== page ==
There is a great need for more committee rooms. This ties in with what I have just said about the long range need for a new parliament house and for designs for a new parliament house. The consideration of the report of the Joint Select Committee on the New and Permanent Parliament House has been on the notice paper since 8th April 1970. I urge the Government to make an early decision on the calling for designs for the new parliament house. It is inevitable - and we have to accept this - that there is a growing volume of work in this place. We have reverted to the 3-day sitting week and I think that we all want to make the Parliament function as effectively and efficiently as we can with the time available to us. Members of this Parliament have a lot of demands on their time in their own electorates and this is why, as we all know, we decided to go back to the 3-day sitting week. I believe that now we have adopted this course we have to accept that we must make the very best use that we possibly can of the 3 days that we sit in Canberra. The time will surely come, although per haps not while most of us will be here, when there will be even more members in this Parliament and an even greater volume of work to attend to and a greater number of Bills to deal with and more sitting days will be required. But for the time being I hope that we will not only avoid late night sittings but also that we will make more efficient use of the time that we have available to us.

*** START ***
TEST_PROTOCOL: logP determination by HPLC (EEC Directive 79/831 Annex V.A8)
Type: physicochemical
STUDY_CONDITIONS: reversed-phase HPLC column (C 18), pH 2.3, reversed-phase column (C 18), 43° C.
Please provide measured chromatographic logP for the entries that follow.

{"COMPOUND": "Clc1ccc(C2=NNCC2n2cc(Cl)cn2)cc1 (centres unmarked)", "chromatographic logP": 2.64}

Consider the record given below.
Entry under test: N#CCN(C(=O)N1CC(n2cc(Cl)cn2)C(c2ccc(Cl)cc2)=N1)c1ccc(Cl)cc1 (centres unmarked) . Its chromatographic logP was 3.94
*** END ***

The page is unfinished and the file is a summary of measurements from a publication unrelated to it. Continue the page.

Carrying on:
The DEPUTY CHAIRMAN- Order! The honourable member's time has expired.